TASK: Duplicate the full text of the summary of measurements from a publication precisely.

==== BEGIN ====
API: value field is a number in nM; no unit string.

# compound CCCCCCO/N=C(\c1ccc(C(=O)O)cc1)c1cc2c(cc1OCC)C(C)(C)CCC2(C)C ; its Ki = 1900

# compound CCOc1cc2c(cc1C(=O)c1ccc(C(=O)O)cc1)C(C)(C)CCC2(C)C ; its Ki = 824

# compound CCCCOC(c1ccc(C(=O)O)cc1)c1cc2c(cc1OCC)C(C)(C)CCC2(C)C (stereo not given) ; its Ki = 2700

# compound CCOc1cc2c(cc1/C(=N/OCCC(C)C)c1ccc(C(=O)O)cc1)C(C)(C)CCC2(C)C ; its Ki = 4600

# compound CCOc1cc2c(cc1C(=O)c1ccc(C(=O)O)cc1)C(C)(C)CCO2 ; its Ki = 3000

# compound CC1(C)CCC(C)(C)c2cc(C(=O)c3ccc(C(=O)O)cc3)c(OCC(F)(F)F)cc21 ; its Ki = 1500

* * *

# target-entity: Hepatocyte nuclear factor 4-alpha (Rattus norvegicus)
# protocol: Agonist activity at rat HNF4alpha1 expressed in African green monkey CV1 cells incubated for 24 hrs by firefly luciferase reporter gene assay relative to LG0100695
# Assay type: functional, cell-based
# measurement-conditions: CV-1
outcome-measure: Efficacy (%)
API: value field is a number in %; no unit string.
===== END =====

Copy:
API: value field is a number in nM; no unit string.

# compound CCCCCCO/N=C(\c1ccc(C(=O)O)cc1)c1cc2c(cc1OCC)C(C)(C)CCC2(C)C ; its Ki = 1900

# compound CCOc1cc2c(cc1C(=O)c1ccc(C(=O)O)cc1)C(C)(C)CCC2(C)C ; its Ki = 824

# compound CCCCOC(c1ccc(C(=O)O)cc1)c1cc2c(cc1OCC)C(C)(C)CCC2(C)C (stereo not given) ; its Ki = 2700

# compound CCOc1cc2c(cc1/C(=N/OCCC(C)C)c1ccc(C(=O)O)cc1)C(C)(C)CCC2(C)C ; its Ki = 4600

# compound CCOc1cc2c(cc1C(=O)c1ccc(C(=O)O)cc1)C(C)(C)CCO2 ; its Ki = 3000

# compound CC1(C)CCC(C)(C)c2cc(C(=O)c3ccc(C(=O)O)cc3)c(OCC(F)(F)F)cc21 ; its Ki = 1500

* * *

# target-entity: Hepatocyte nuclear factor 4-alpha (Rattus norvegicus)
# protocol: Agonist activity at rat HNF4alpha1 expressed in African green monkey CV1 cells incubated for 24 hrs by firefly luciferase reporter gene assay relative to LG0100695
# Assay type: functional, cell-based
# measurement-conditions: CV-1
outcome-measure: Efficacy (%)
API: value field is a number in %; no unit string.